Why a 12-story Surfside condominium collapsed into rubble in the predawn hours of June 24 is still undetermined, but much about what preceded those fateful moments has since emerged.
Reports of the infighting over the cost of $9 million in repairs on the condo association board of Champlain Towers South have led to new inspections requirements for older condos in Miami-Dade County and Boca Raton. And a Broward County task force has come up with 17 suggestions for changing Florida law that hit legislators’ inboxes this past week.
Those recommendations are the result of 27 hours of discussions among lawmakers, city leaders, condo association boards, condo lawyers, land use experts and a structural engineer, Broward County Mayor Steve Geller said. They heard testimony from specialists in condo law, building officials, engineers and insurance experts, among others.
“The unanimous consensus of the committee was to encourage better maintenance of condominiums, as being much cheaper in the long run than making expensive structural repairs caused by a lack of maintenance,” Geller, a former state Senator from 1998 to 2008, wrote to legislators.
Among the major recommendations for rewriting state law:
- Institute a statewide building inspection that would scrutinize all condo buildings that are 30 years old or older, with subsequent inspections every 10 years thereafter.
- Require engineers that perform work for condo associations to file a copy of their reports with the local government.
- Add “concrete restoration” to the existing reserves required for condo associations. Florida statutes now require a reserve be kept for a condo’s paint, roof, paving and repairs that cost more than $10,000.
- Create less wiggle room for funding and monitoring reserves. Currently a simple majority of a condo association’s members can agree to skip funding the reserves that state law requires for condo buildings. The committee proposes requiring that 75% of the membership say yes if reserve funding is waived.
Updating Florida’s condo laws like this will increase assessments, said Jeffrey Rembaum, a Palm Beach Gardens lawyer certified in condo and planned development law. But maintenance costs are a certainty when one buys a cube of air bounded by concrete or wood and described in recorded covenants.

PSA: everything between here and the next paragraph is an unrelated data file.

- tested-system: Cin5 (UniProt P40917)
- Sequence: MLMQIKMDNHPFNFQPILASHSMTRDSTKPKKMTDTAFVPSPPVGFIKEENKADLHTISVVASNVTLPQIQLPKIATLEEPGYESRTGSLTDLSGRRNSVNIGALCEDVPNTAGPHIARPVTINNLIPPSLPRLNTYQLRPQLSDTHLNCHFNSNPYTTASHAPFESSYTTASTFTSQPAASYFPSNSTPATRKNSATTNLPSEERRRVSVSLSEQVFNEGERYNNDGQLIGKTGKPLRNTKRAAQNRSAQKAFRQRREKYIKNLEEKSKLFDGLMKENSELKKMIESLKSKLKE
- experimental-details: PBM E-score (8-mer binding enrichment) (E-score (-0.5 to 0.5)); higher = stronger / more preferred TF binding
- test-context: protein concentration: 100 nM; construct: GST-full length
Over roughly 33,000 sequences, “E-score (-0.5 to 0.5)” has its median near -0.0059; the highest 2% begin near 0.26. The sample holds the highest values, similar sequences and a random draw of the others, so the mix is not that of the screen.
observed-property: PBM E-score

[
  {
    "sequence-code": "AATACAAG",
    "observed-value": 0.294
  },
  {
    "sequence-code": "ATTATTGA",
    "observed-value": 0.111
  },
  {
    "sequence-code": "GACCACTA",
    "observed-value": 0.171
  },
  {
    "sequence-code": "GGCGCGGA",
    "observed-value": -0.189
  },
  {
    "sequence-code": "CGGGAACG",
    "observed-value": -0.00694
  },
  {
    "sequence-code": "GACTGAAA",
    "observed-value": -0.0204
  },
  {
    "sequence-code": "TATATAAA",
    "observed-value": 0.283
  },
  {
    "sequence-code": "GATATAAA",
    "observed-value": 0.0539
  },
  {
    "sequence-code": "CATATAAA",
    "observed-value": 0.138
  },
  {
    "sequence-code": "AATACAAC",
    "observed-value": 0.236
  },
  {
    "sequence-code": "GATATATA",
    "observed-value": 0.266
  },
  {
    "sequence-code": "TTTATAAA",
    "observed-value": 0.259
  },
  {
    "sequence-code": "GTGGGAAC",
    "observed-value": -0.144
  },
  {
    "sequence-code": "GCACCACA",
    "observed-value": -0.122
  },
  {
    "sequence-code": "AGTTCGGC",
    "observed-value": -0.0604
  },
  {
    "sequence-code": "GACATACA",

“It’s a question of pay me now or pay me later,” said Rembaum, who works with the firm Kay Bender Rembaum, which also has Pompano Beach offices.
“The state and the cities could do a better job of making sure that the owners are informed about the conditions of the building so they can plan maintenance projects appropriately,” he said.
The only condominium legislation filed so far involves fraud, but Will Simons, President of the Fort Lauderdale office of Association Reserves, said this could be a “pivotal moment” for modernizing Florida’s condo regulations while the memory of the disaster is still fresh.
The reports of the infighting on the Champlain Towers South’s condo board over the cost of urgent repairs ring all too familiar to Simons. From circumstances he has read about and other condos’ situations he has worked with, it’s clear the collapse might have been avoided, he said.
His company specializes in helping condo associations plan for inevitable repairs that will crop up. And he can’t help but think about how he could have helped that board before 98 people died.
“I believe there were accounts going back to the 1990s and the early 2000s about leaks coming from the pool deck,” Simons said. “Maybe in the course of investigating that they would have found there were some major issues that needed to be fixed.”
Reserves must be built up, or a bank loan will be needed when repairs become an emergency, he said. Sometimes it’s hard to persuade people to pay for something that’s not a critical need at the moment.
“We deal with volunteer boards all day long that are presented with very difficult decisions to make,” Simons said, adding that repair needs often get kicked down the road.
His company has 11 offices in six different states, and in Florida law, he sees “a ton” of room for improvement for helping condo boards plan better. For one thing, Florida law doesn’t even require that condo associations do reserve studies that would determine how well they are planning for future repairs that will inevitably happen.
It’s not unheard that an elevator replacement will cost $1 million, he said.
“Florida is behind the times in terms of comparisons to other states,” he said, pointing out that California law requires these reserve studies be done every three years.
Broward’s committee also recommends a reserve study every three years.
“People need to understand the true cost of (condo) ownership,” Simons said.